John Hess, who, it should be said, is one of The Nation's oldest friends and severest critics, once complained to me about an "editor's choice" blurb I'd written, which contained a brief
From its unification in 1871 until its comprehensive defeat in 1945, Germany was the most bellicose and nationalistic of modern countries.
Most Americans take their system of government for granted, as if Moses himself had delivered the Constitution engraved on marble tablets.
As ways of writing about a past, memoirs and autobiographies, although in practice they may often overlap, are different undertakings.
On the page, Patricia Highsmith could inspire a law-abiding citizen to
become a willing accomplice to murder, at least within the realm of the
Who can recall the late Stokely Carmichael's first name and not
associate it with the two most incendiary words of the 1960s, Black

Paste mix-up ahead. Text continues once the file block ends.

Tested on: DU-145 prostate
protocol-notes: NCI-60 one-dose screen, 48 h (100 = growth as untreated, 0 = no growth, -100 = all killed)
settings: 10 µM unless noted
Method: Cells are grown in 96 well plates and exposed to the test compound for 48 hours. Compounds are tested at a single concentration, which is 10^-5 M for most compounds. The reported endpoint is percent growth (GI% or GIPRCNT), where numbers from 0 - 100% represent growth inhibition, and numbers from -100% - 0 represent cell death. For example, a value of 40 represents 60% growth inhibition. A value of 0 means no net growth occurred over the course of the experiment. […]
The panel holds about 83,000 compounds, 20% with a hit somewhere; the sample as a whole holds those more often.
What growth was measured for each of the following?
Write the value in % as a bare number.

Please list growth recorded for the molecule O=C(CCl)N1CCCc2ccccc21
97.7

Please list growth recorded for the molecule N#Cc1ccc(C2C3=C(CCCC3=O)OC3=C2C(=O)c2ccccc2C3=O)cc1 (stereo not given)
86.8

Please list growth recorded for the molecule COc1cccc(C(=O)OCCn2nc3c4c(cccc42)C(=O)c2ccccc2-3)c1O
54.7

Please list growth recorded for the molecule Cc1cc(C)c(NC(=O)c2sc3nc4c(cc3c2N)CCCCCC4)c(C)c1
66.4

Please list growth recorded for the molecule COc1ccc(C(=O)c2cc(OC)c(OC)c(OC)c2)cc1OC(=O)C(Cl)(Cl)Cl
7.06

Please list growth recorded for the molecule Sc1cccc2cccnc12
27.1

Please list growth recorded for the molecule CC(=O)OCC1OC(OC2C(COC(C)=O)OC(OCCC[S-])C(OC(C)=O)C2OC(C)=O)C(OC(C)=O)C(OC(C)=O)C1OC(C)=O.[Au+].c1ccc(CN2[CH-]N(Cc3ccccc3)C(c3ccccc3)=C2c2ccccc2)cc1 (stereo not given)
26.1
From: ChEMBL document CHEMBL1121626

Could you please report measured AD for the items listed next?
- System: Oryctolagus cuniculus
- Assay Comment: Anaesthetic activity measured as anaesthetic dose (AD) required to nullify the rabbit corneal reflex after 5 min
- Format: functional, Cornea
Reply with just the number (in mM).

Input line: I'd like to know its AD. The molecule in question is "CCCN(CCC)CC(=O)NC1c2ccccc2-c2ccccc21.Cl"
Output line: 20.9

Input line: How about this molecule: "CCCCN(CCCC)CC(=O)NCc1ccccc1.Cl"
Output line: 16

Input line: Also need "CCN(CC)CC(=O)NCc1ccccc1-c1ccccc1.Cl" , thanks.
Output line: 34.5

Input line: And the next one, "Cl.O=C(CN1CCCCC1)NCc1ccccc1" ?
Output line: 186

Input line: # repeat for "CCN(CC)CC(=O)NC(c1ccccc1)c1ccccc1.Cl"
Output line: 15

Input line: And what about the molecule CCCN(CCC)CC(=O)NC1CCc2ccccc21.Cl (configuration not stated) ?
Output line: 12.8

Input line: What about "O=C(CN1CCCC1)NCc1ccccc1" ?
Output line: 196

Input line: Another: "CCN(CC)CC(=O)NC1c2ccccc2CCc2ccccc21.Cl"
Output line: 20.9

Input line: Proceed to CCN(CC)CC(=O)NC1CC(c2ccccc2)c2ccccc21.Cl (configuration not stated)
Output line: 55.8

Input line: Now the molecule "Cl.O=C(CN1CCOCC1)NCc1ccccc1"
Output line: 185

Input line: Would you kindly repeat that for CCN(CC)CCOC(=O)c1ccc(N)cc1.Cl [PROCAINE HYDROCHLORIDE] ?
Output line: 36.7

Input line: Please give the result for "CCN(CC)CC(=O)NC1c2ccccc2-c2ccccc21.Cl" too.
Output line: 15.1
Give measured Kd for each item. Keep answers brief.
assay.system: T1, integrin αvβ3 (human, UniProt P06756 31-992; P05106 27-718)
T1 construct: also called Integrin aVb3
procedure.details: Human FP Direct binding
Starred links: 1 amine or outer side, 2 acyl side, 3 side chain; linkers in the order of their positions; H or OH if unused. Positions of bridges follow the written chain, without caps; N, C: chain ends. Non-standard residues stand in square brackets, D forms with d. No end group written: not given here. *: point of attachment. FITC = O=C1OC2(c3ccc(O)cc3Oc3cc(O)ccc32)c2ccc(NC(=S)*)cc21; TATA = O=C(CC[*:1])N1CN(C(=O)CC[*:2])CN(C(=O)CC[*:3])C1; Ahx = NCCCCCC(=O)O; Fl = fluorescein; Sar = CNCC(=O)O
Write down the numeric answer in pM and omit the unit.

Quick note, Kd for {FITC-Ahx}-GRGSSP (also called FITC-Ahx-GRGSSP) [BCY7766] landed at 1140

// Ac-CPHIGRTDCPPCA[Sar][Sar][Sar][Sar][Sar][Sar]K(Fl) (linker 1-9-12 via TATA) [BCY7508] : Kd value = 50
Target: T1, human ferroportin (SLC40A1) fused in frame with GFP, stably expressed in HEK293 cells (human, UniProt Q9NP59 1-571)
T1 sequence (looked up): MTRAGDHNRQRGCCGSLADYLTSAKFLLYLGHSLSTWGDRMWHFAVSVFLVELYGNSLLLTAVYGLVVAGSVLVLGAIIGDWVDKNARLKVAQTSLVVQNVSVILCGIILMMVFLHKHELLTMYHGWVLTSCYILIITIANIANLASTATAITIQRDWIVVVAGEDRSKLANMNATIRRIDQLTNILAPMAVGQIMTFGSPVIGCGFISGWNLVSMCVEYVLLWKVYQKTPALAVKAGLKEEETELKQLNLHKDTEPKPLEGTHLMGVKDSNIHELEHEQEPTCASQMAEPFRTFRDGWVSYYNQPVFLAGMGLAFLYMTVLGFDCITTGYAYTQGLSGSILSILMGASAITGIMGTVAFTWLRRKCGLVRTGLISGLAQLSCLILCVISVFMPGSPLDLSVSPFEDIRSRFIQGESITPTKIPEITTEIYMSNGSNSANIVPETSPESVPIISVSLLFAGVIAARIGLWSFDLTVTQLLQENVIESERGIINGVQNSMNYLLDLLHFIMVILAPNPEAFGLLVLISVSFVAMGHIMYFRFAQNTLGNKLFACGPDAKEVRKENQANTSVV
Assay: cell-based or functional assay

The best memoirs of recent years reveal "The Way We Live Now" as well as
or better than most contemporary fiction.
Interesting Times is a curiously feeble title for an autobiography, rather as if Noam Chomsky were to write an article called "Could America Do Better?" It carries, of course, the sting
Not many people can say they changed the world and make it stick. In
Myself Among Others: A Life in Music, George Wein does.
You would hope that the passage of fifty years might have cleared the
passions that once inflamed the Rosenberg case.